Early-bird shoppers at Bass Pro Shops in northeast Columbia have been invited to camp in the parking lot Thursday to get a jump on this year's Black Friday sale.
Shoppers can pitch their tents after 5 p.m. while the company sets up fire pits and serves hot chocolate and s'mores. Bass Pro calls the event The Great Turkey Campout.
"We found that our diehard Black Friday fans would line up at 1 a.m. or earlier," said Andrea Walters, a spokeswoman for the company. "So we thought we'd have something for them to do, have a little fun."
Walters said Bass Pro will offer games and raffles and make a few tents available to customers who wish to nap before shopping Friday morning.
At 5 a.m., campers will be greeted by carolers, cookies and coffee. The store, located at 3101 Bass Pro Drive, will open the doors at 6.
Businesses typically open early on the day after Thanksgiving, known nationwide as Black Friday. Kohl's in Columbia and elsewhere will open at 4 a.m., for example, Macy's at 5 a.m., Target and Home Depot at 6 a.m.
Sam's Club opens at 5 a.m. Friday with a free breakfast of coffee, juice and cinnamon rolls.
Black Friday, the kickoff for the holiday shopping season, is known for store discounts and sales and is considered one of the biggest paydays of the year.
There is no consensus about the origin of the name. Some say it derives from Black Tuesday, the day in 1929 when the stock market fell, similar to the way prices fall on Black Friday.
Others say the name refers to the accounting practice of listing losses in red ink and profits in black.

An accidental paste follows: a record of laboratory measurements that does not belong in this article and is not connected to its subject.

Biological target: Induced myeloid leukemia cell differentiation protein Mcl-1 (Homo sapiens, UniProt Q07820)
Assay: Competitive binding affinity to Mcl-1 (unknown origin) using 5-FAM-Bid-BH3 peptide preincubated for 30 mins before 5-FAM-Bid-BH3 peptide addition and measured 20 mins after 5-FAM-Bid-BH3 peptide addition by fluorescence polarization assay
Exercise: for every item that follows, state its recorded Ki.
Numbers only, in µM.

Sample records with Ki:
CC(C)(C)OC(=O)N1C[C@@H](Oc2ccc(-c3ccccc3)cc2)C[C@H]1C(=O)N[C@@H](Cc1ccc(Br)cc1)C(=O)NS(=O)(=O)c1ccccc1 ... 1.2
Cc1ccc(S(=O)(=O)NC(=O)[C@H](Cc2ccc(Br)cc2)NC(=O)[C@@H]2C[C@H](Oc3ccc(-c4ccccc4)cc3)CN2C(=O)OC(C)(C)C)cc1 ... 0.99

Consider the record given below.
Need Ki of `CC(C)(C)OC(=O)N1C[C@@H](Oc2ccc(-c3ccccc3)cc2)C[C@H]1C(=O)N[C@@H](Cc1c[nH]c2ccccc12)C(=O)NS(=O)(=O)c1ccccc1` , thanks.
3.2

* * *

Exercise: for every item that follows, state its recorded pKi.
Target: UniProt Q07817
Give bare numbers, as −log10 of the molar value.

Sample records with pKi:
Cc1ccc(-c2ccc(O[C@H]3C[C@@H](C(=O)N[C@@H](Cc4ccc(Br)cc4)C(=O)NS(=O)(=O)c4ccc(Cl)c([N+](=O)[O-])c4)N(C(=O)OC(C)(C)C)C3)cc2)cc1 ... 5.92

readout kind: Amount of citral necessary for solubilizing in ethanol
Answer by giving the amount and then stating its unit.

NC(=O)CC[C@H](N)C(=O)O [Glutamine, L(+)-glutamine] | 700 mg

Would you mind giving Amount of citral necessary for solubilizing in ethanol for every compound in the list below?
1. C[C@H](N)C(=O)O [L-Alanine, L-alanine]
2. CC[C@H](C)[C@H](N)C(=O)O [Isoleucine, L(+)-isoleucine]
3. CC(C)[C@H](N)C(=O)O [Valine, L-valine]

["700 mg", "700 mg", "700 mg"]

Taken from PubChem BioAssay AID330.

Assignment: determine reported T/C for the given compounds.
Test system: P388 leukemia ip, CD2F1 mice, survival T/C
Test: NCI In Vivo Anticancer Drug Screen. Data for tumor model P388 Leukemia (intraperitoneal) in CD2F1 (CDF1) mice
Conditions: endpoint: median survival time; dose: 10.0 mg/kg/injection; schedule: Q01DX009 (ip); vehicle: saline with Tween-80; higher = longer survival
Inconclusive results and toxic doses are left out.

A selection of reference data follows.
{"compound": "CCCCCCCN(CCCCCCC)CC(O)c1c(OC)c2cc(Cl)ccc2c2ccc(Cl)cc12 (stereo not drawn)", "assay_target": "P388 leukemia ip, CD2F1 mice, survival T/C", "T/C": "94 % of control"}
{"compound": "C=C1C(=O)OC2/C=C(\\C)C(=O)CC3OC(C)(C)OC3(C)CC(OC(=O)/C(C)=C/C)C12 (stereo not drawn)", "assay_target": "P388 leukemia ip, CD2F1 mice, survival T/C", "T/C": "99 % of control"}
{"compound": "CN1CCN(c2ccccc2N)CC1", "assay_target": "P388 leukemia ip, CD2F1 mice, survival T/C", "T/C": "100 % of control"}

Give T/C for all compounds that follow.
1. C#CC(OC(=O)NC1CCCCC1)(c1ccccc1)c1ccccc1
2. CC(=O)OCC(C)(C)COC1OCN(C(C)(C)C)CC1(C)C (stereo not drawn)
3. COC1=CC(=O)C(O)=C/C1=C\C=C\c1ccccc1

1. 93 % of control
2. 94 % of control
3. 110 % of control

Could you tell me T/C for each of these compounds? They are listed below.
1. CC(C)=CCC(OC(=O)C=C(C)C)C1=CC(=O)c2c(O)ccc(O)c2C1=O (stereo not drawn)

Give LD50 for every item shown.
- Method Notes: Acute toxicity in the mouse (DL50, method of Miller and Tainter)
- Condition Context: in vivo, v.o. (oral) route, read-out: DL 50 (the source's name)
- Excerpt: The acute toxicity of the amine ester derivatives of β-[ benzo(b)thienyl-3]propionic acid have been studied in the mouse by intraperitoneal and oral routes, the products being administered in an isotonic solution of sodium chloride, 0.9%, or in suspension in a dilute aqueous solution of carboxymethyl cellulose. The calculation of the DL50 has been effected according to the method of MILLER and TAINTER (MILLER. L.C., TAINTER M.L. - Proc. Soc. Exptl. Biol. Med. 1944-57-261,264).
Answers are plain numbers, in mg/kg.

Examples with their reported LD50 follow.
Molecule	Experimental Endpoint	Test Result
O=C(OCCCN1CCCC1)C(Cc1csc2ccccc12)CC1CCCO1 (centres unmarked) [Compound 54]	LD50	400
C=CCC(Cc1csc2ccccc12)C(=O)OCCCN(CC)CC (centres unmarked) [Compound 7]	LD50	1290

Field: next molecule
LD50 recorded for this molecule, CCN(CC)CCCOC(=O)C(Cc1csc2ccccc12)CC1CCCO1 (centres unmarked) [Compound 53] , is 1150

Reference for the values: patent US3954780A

To entice customers, stores have begun to offer additional incentives besides bargain prices.
"That's what draws people in," said Patty Campbell, a jewelry specialist at the department store. She said the company gives the snow globes away every year to its earliest customers.
This year, the globe features Mickey as a drum major dressed in red with 2008 written on the base in white letters.
At New York & Company, the store is adding a free watch for every apparel purchase while supplies last.
A number of stores in downtown Columbia stick to regular business hours.
"It's very interesting to see how business is the day after Thanksgiving," said Mary Benjamin, a co-owner of Bluestem Missouri Crafts in The District. "It's relaxed down here."
The store plans to participate in The District's 2008 Living Windows Festival on Dec. 5. There will be carriage rides, caroling and chestnut roasting.
"We're looking forward to that," she said. "It's a wonderful family event."
Vespa of Columbia is not opening early but it will remain open after its regular business hours as long as customers are in the store, said salesman Dan Murphy.
"We're going to sell a lot of scooters, hopefully," he said. "That's the plan.
The Peace Nook, which sells organic and fair trade products downtown, takes an unsympathetic view of Black Friday.
"People buy a lot of material things they don't need," said volunteer Noah Meyers.